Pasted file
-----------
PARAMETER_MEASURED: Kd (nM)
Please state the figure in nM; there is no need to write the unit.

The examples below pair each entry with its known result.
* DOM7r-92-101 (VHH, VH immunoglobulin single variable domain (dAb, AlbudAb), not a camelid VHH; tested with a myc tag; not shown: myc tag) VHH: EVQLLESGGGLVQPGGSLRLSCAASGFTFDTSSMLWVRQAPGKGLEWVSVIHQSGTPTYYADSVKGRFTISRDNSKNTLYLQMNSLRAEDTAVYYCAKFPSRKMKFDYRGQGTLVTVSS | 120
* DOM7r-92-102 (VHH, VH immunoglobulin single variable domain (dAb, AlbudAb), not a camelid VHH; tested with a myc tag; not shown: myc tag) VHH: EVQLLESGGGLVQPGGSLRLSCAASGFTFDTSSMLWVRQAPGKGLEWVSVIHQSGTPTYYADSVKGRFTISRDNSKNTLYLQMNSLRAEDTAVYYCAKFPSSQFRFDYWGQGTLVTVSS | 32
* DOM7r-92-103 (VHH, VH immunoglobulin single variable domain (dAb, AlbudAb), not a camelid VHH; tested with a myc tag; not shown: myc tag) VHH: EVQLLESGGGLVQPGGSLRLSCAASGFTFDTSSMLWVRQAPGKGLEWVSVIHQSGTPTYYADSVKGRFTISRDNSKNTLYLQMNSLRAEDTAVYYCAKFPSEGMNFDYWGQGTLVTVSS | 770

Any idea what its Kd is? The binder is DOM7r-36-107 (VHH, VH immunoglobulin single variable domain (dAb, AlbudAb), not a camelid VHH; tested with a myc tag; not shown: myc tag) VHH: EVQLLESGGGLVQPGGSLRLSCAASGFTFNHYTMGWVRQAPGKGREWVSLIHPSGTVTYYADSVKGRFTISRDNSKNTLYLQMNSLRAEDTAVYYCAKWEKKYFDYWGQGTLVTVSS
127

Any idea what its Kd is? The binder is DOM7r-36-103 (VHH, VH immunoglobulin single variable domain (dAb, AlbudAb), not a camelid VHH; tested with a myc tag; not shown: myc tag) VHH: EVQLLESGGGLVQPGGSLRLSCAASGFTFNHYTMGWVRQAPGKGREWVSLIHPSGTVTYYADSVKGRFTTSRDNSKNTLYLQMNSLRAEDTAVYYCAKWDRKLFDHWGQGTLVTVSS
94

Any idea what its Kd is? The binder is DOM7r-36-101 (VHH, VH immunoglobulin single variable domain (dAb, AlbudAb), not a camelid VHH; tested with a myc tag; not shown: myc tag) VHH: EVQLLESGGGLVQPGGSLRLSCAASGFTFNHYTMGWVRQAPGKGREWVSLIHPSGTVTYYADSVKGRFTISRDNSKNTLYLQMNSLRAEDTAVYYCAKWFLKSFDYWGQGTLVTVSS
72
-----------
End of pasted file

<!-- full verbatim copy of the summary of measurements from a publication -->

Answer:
PARAMETER_MEASURED: Kd (nM)
Please state the figure in nM; there is no need to write the unit.

The examples below pair each entry with its known result.
* DOM7r-92-101 (VHH, VH immunoglobulin single variable domain (dAb, AlbudAb), not a camelid VHH; tested with a myc tag; not shown: myc tag) VHH: EVQLLESGGGLVQPGGSLRLSCAASGFTFDTSSMLWVRQAPGKGLEWVSVIHQSGTPTYYADSVKGRFTISRDNSKNTLYLQMNSLRAEDTAVYYCAKFPSRKMKFDYRGQGTLVTVSS | 120
* DOM7r-92-102 (VHH, VH immunoglobulin single variable domain (dAb, AlbudAb), not a camelid VHH; tested with a myc tag; not shown: myc tag) VHH: EVQLLESGGGLVQPGGSLRLSCAASGFTFDTSSMLWVRQAPGKGLEWVSVIHQSGTPTYYADSVKGRFTISRDNSKNTLYLQMNSLRAEDTAVYYCAKFPSSQFRFDYWGQGTLVTVSS | 32
* DOM7r-92-103 (VHH, VH immunoglobulin single variable domain (dAb, AlbudAb), not a camelid VHH; tested with a myc tag; not shown: myc tag) VHH: EVQLLESGGGLVQPGGSLRLSCAASGFTFDTSSMLWVRQAPGKGLEWVSVIHQSGTPTYYADSVKGRFTISRDNSKNTLYLQMNSLRAEDTAVYYCAKFPSEGMNFDYWGQGTLVTVSS | 770

Any idea what its Kd is? The binder is DOM7r-36-107 (VHH, VH immunoglobulin single variable domain (dAb, AlbudAb), not a camelid VHH; tested with a myc tag; not shown: myc tag) VHH: EVQLLESGGGLVQPGGSLRLSCAASGFTFNHYTMGWVRQAPGKGREWVSLIHPSGTVTYYADSVKGRFTISRDNSKNTLYLQMNSLRAEDTAVYYCAKWEKKYFDYWGQGTLVTVSS
127

Any idea what its Kd is? The binder is DOM7r-36-103 (VHH, VH immunoglobulin single variable domain (dAb, AlbudAb), not a camelid VHH; tested with a myc tag; not shown: myc tag) VHH: EVQLLESGGGLVQPGGSLRLSCAASGFTFNHYTMGWVRQAPGKGREWVSLIHPSGTVTYYADSVKGRFTTSRDNSKNTLYLQMNSLRAEDTAVYYCAKWDRKLFDHWGQGTLVTVSS
94

Any idea what its Kd is? The binder is DOM7r-36-101 (VHH, VH immunoglobulin single variable domain (dAb, AlbudAb), not a camelid VHH; tested with a myc tag; not shown: myc tag) VHH: EVQLLESGGGLVQPGGSLRLSCAASGFTFNHYTMGWVRQAPGKGREWVSLIHPSGTVTYYADSVKGRFTISRDNSKNTLYLQMNSLRAEDTAVYYCAKWFLKSFDYWGQGTLVTVSS
72